Need a few more ideas?


Monogrammed Zoubaby equestrian-style, weatherproof riding boots are perfect for a muddy paddock and puddle jumping through the mall parking lot. Choose from four monogram styles and eight colors. Designed by a Cincinnati mom who got tired of wearing out her leather riding boots, Zoubaby retails for $98.

New Orleans artist Judy DiGeorge Gamache makes time out of music. She'll source a favorite song or artist in old school vinyl or 78's and create a customized wall clock that will dress up your son or daughters bedroom or any spot in the home. Sure to please any music fan. Prices start at $40 plus shipping.

Converse sneakers are always in fashion, even better with a 13-year-old's custom design. Do it all online, choosing colors, fabric style and accents to make a truly one-of-a-kind show. From $80.

A personalized dry erase board ($40-$ 160) for posting notes, working out homework problems and jazzing up die bedroom is a top seller from die Memphis-based, said chief personalization officer Shara Danziger, who just wrapped up two of her three children's B'nai Mitzvahs. Also a huge hit: monogrammed iPhone covers ($55).


Daniel Cohn loves to cook. Two of the Harriton High School freshman's fave Bar Mitzvah gifts were cooking lessons at Viking in Bryn Mawr ( and a gift certificate to Fame's ( in the Italian Market.

Tickets are always a perfect fit, tapping into a sports fan's obsession or a theater lover's passion. Also perfect for a budding actor or dancer: a subscription to Backstage magazine, the film and performing arts industry publication that shows kids the business of entertainment and the hard work it takes to "make it big." www.backstage. com/kids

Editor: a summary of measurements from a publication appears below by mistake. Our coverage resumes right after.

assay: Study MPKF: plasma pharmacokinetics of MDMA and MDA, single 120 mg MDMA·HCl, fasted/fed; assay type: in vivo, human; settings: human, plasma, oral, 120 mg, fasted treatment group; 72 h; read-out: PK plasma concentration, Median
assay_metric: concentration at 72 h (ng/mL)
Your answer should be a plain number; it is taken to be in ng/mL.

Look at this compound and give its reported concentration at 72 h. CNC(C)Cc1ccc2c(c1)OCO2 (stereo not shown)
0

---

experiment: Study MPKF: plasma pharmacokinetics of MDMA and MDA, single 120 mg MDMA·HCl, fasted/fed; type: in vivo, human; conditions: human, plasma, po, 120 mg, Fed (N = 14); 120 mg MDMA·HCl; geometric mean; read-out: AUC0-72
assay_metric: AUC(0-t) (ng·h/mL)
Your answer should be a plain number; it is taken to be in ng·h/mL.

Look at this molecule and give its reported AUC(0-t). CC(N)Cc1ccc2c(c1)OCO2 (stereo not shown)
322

Sweet Mabel in Narberth offers fun art workshop experiences that let friends spend time together while creating inspired mosaics and wind chimes from found objects and plenty of bling.

Hanging out is an experience all kids relate to, and they'll love doing it in the Belgian-designed Bool, a super cushy beanbag chair for their room that is nothing like the beanbag chairs from the '70s. Stuffed with micro-beads, the Bool conforms to your body without making noise when you move. Bools come in 20 different color combinations and washable covers, and at $190-$250, make for a fun group gift.

Sentimental Journey...

For the closest family members, gifting Judaica speaks to the heart of the occasion, supporting the Jewish traditions of responsibility and reverence. At Bala Judaica and Jewelry, in business for more than 40 years, owner Madelyn Heyman says that hand-painted candlesticks and jewelry from Israeli is popular for both boys and girls.

In Cherry Hill, Mah ??? Gallery owners Penny Levitt and Sara Engel find Judaica jewelry to be a popular gift this season as well. Candlesticks, bookends, kiddush cups and artsy tzedakah boxes are also favored ways to mark the occasion.

Author affiliation:

Beth D'Addono is a frequent contributor to Special Sections.